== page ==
News / Africa

    Scientists Aim to End HIV Epidemic

    Anthony Fauci of the National Institute of Allergy and Infectious Diseases speaks at the XIX International AIDS Conference, July 23, 2012, in Washington.
    Anthony Fauci of the National Institute of Allergy and Infectious Diseases speaks at the XIX International AIDS Conference, July 23, 2012, in Washington.
    Joe DeCapua
    The HIV/AIDS epidemic is more than 30 years old. However, at the 19th International AIDS Conference Tuesday there was talk of ending the epidemic through scientific advances and public health policy.



    Dr. Anthony Fauci said it was many “incremental steps” over more than 30 years that led to today’s major advances against HIV/AIDS.

    “We want to get to the end of AIDS. That will only occur with some fundamental foundations. And these foundations are basic and clinical research, which will give us the tools, which will ultimately lead to interventions and then ultimately these will need to be implemented together with studies about how best to implement them,” he said.


    The director of the National Institute of Allergy and Infectious Diseases said the “scientific basis” exists to “consider the feasibility and the reality of an HIV/AIDS-free generation.”

    Fauci said the understanding of the HIV replication cycle is “probably the most important of the accumulation of scientific advances.” It revealed some of the virus’ vulnerabilities.

    “It’s that kind of basic science which brings us to the next step. And that is the step of interventions predominantly in the arena of treatment and prevention.”

    Fauci said the first antiretroviral drug, AZT, offered a “glimmer of hope.” But its effects were small and didn’t last long. Years later, two drugs were used. Better results, but still not good enough.

    “Then the transforming meeting in Vancouver in 1996 with a three drug therapy. [It] brings down the virus to below detectable levels, stays there potentially indefinitely and we have a new dawn of therapeutics with HIV/AIDS that have transformed the lives of individuals,” he said.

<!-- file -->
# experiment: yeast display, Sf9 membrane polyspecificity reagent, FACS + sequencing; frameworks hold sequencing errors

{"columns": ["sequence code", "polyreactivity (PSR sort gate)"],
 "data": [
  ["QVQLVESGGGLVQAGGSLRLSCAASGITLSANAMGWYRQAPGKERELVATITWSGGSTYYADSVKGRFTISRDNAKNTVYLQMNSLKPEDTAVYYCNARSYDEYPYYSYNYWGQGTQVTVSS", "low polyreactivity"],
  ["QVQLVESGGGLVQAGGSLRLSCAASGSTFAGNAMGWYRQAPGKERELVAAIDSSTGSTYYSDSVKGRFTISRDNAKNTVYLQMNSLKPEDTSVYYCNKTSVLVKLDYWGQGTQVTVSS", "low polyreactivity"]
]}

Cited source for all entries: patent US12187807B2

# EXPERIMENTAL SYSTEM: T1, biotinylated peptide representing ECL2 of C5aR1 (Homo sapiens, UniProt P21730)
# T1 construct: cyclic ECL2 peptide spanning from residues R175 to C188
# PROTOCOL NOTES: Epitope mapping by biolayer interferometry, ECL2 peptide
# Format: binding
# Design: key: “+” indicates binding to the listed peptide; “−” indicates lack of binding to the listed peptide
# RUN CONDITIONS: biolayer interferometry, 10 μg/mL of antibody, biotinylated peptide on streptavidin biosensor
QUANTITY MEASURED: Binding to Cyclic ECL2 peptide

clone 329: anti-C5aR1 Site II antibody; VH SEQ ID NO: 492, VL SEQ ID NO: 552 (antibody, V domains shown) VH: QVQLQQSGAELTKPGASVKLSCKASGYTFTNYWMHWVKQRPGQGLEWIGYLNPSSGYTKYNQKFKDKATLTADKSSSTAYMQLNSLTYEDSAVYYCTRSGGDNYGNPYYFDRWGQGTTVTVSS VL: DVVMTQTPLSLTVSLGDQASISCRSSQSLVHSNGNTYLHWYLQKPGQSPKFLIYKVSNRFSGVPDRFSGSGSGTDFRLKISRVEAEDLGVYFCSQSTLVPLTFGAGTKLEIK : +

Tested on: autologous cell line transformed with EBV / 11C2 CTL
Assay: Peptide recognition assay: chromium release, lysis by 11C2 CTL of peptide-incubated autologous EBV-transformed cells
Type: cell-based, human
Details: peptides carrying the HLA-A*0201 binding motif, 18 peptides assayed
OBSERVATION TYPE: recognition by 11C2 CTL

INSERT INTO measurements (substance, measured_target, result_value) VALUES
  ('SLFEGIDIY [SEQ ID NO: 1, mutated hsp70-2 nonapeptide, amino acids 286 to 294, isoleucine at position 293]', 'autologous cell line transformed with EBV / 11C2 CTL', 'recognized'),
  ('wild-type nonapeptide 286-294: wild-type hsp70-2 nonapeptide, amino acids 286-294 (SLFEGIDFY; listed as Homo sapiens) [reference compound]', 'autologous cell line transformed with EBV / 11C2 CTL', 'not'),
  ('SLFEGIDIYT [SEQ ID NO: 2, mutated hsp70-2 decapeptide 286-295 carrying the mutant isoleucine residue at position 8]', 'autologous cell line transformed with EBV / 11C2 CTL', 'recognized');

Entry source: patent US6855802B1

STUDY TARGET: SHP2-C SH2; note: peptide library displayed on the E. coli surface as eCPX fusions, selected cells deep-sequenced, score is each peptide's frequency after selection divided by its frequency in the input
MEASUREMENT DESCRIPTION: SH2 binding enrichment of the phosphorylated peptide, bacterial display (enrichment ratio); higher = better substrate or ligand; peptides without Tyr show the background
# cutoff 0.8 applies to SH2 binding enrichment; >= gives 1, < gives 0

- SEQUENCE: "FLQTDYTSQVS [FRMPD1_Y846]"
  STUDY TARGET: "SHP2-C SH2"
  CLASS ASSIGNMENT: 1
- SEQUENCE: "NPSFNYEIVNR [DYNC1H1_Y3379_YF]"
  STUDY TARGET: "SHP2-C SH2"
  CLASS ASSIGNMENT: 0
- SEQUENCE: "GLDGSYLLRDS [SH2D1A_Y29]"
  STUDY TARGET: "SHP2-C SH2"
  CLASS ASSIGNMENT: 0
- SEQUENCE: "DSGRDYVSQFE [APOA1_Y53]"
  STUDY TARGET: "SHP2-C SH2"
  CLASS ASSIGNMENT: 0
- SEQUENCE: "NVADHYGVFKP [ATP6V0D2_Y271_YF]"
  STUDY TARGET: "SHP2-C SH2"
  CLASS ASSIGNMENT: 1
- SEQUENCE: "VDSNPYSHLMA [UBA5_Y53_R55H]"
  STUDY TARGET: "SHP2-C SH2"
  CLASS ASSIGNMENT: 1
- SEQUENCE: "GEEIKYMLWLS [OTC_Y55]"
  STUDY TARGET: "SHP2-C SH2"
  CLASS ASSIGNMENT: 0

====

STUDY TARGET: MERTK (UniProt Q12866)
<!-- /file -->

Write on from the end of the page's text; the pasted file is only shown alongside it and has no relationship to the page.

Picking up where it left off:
There are now 30 drugs approved to treat HIV.

    “We can’t stop there,” said Fauci, “because there are still those who are not responding to these drugs and we still need long acting drugs, particularly with regard to adherence.”

    In the early days of the epidemic, half of his patients died within six to eight months of their initial visit.

    “Now, if a person walks into our clinic at the NIH or any other place that has a availability of treatment – is young, 25, been recently infected – you put them on combination therapy. And you can look them in the eye and tell them it is likely, if they adhere to that regimen, that they will live an additional 50 years,” he said.

    However, Fauci warned that antiretrovirals won’t do any good if people don’t know they’re infected. He said 20 percent of the more than one million people believed infected in the U.S. have never been tested. Only 30 percent are on treatment. He says what’s needed is a “care continuum.

    “That is, seeking out, testing, linking to care, treating when eligible and making sure they adhere,” he said.

    Recent studies have proven that antiretroviral drugs can greatly reduce transmission risk from an infected partner to an uninfected partner. And the drugs have been shown that when taken by uninfected people they can act as a prophylaxis. It’s known as Treatment as Prevention.

    There have also been advances in vaccine research. The results are not good enough to produce an effective vaccine, but they’re encouraging.

    Fauci said, IF we were able to plug in a vaccine block, we would surely have a very robust combination prevention package even if it wasn’t a perfect vaccine - even if it was a 90 percent or 80 percent – we could do it.”

    And a cure? Scientists are working on a few possibilities, such as finding a way to eradicate the virus from the body or what Fauci calls a “functional cure.” That is, enhancing the body’s immune system to specifically deal with HIV or somehow modify cells to resist the virus. Fauci called it a “scientific challenge.” Nevertheless, he said it can be done.

    “Today, in July, of 2012, the statement that we don’t have the scientific basis to implement is no longer valid. We do. That’s the point,” he said.

    Fauci added it will not happen spontaneously. He says, “A lot of people, a lot of countries, a lot of regions have a lot to do."

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